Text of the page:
Boosting Women’s Economic Growth

Maama Tina owns a shop in Kasekula, a town on Bugala Island, Uganda. As a result of the island’s improved infrastructure,
Maama Tina owns a shop in Kasekula, a town on Bugala Island, Uganda. As a result of the island’s improved infrastructure, Maama Tina’s income doubled.
USAID

Imagine a world of opportunity, only it’s not for you. Not because of anything you’ve done, but because of your sex and the gender roles assigned to it. Women account for one-half of the potential human capital in any economy. More than half a billion women have joined the world’s work force over the past 30 years, and they make up 40% of the agriculture labor force. Yet, women hold fewer assets, earn less, own a fraction of the world’s enterprises, and are often denied more opportunities than men, even when they have the same or higher level of education.

Women are key drivers of economic growth. In order to eradicate extreme poverty and build vibrant economies, women must gain access to and control of capital, land, markets, education, and leadership opportunities. USAID aims to open the world of economic opportunity to women by:

  • Removing legal and regulatory barriers that constrain women’s equal participation in the economy
  • Providing skills training in higher-value jobs
  • Working with employers to hire, train and promote female workers
Geeta Devi, Sumitra Devi and Mina Devi are women farmers in the Banka District of Bihar, one of the poorest districts in India.
Geeta Devi, Sumitra Devi and Mina Devi are women farmers in the Banka District of Bihar, one of the poorest districts in India. Lutheran World Relief is working with 500 women farmers to produce diversified vegetables through innovative farming practices.
LWR / Jake Lyell

To help achieve these goals, USAID works with think tanks, implementing partners, local counterparts and the business community to promote greater economic opportunity for women throughout the world. In order to expand the frontiers of this field and understand which business models work best, whave a rigorous focus on results, conducting extensive monitoring and evaluation to bring promising programs to scale. For example, our Women’s Leadership in Small and Medium Enterprises initiative is implementing and measuring a range of interventions in India, the Kyrgyz Republic, and Peru to determine what kinds of assistance has the greatest impact in helping women entrepreneurs grow viable, resilient businesses.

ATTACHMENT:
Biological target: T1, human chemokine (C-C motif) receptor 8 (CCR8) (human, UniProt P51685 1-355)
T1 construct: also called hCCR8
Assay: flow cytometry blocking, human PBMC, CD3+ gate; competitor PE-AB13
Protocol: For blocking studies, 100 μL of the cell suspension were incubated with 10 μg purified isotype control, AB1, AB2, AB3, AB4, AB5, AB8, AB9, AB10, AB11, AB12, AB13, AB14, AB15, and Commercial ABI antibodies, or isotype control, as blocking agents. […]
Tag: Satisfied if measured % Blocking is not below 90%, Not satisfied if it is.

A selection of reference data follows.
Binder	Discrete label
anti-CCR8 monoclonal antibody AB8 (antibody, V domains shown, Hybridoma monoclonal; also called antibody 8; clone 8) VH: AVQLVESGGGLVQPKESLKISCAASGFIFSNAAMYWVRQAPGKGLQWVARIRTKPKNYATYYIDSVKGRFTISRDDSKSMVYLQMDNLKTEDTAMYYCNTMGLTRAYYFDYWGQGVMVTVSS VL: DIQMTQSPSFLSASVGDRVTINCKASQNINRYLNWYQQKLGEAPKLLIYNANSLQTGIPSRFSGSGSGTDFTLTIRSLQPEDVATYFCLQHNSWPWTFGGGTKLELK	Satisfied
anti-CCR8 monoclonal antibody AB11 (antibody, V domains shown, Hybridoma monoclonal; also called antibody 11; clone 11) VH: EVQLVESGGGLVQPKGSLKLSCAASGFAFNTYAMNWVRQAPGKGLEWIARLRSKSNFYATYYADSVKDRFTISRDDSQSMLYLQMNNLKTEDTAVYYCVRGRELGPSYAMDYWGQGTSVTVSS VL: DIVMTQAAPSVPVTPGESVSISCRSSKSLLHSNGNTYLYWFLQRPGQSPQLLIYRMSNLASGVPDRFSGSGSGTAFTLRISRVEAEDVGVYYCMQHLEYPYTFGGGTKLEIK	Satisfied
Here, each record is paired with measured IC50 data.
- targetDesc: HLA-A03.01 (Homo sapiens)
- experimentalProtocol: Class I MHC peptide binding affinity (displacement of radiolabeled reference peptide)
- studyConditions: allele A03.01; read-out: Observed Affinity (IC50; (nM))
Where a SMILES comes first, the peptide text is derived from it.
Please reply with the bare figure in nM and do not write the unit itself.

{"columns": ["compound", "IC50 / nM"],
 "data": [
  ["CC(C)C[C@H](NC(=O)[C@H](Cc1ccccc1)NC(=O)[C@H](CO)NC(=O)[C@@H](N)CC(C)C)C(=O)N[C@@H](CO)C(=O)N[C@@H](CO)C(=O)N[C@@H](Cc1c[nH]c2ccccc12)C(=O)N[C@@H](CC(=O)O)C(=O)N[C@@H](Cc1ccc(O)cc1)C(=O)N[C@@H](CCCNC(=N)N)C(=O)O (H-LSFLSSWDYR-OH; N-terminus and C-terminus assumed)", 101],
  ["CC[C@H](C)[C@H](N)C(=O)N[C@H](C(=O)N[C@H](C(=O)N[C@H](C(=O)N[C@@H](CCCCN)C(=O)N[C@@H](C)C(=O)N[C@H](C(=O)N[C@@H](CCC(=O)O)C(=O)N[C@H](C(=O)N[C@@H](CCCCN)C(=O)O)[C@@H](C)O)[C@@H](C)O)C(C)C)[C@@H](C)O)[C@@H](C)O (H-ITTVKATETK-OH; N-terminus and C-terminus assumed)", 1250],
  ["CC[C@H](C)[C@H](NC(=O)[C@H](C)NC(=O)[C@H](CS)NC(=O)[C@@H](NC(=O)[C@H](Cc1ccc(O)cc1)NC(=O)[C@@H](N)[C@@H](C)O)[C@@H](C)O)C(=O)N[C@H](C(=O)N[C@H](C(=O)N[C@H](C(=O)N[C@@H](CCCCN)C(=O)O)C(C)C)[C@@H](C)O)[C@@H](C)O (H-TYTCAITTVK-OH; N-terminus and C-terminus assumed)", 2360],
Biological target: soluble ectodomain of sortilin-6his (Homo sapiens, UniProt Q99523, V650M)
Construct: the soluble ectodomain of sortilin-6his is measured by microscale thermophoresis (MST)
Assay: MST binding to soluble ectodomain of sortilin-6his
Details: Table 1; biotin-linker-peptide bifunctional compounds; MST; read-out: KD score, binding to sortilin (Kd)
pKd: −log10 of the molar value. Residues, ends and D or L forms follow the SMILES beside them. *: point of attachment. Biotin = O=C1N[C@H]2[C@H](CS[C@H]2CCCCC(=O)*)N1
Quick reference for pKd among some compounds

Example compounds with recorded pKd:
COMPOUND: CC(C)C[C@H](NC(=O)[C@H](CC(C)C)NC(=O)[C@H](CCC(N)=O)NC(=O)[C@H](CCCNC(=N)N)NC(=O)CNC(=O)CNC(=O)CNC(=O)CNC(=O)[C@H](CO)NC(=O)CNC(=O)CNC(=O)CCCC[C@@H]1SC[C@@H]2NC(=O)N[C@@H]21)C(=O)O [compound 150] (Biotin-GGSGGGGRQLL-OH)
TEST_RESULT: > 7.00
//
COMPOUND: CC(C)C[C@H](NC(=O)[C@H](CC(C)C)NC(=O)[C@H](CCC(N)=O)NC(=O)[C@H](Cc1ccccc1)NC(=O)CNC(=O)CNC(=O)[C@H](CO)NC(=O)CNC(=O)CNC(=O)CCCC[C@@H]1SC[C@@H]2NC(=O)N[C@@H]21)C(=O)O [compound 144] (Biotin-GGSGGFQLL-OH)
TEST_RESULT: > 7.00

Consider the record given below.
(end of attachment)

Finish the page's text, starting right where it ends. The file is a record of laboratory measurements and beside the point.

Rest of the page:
• USAID’s Afghan Workforce Development Program combined job placement with demand-driven training, which resulted in the hiring of hundreds of women. More than 80% of the participants got and retained jobs. The approach is now being scaled dramatically, along with other interventions, to benefit 25,000 women through the Afghan Women’s Leadership in the Economy Program.
  • Through the Spring Initiative, USAID is working with the UK’s Department for International Development (DFID) and the Nike Foundation to improve the economic opportunities of poor, adolescent girls. The initiative uses a venture capital approach to work with existing businesses to develop affordable goods and services to improve the capacity of girls to learn, earn, and save safely. Starting in East Africa, the Initiative expects to benefit at least 200,000 girls over the course of the project, and millions more in the future as self-sustaining products reach this vast, under-served market.
  • Multi-country collaboration is at the heart of USAID’s work with the Asia-Pacific Economic Cooperation (APEC). In close partnership with the Department of State, USAID provides support to the Policy Partnership on Women in the Economy, including development of a dashboard of indicators and an innovative research agenda addressing women’s economic participation in member economies, such as Papua New Guinea.

Last updated: August 24, 2015

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